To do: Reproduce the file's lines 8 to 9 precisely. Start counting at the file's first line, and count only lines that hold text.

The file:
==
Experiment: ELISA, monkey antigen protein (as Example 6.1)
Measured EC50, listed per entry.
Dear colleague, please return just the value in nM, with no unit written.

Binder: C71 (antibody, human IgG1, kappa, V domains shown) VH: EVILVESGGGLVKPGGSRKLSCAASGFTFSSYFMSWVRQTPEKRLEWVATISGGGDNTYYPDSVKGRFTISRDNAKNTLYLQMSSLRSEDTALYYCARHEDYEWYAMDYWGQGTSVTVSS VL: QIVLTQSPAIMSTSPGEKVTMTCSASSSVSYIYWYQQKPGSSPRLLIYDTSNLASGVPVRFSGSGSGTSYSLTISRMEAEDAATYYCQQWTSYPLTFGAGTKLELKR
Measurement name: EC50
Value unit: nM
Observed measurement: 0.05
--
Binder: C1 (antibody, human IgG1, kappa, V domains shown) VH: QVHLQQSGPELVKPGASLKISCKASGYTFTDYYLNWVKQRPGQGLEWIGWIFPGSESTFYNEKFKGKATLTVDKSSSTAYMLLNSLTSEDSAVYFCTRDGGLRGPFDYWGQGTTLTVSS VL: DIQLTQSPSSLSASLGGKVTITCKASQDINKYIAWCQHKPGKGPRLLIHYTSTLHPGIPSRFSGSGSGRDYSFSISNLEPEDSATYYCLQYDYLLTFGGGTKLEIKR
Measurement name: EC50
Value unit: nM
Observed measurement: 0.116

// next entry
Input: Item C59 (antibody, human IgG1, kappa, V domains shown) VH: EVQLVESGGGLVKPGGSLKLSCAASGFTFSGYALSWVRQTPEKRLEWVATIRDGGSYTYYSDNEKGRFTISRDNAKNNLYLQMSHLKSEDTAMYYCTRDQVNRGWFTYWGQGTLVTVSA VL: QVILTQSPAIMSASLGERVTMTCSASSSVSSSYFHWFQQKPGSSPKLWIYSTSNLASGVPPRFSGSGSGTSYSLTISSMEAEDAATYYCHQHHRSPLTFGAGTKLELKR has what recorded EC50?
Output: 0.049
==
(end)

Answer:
--
Binder: C1 (antibody, human IgG1, kappa, V domains shown) VH: QVHLQQSGPELVKPGASLKISCKASGYTFTDYYLNWVKQRPGQGLEWIGWIFPGSESTFYNEKFKGKATLTVDKSSSTAYMLLNSLTSEDSAVYFCTRDGGLRGPFDYWGQGTTLTVSS VL: DIQLTQSPSSLSASLGGKVTITCKASQDINKYIAWCQHKPGKGPRLLIHYTSTLHPGIPSRFSGSGSGRDYSFSISNLEPEDSATYYCLQYDYLLTFGGGTKLEIKR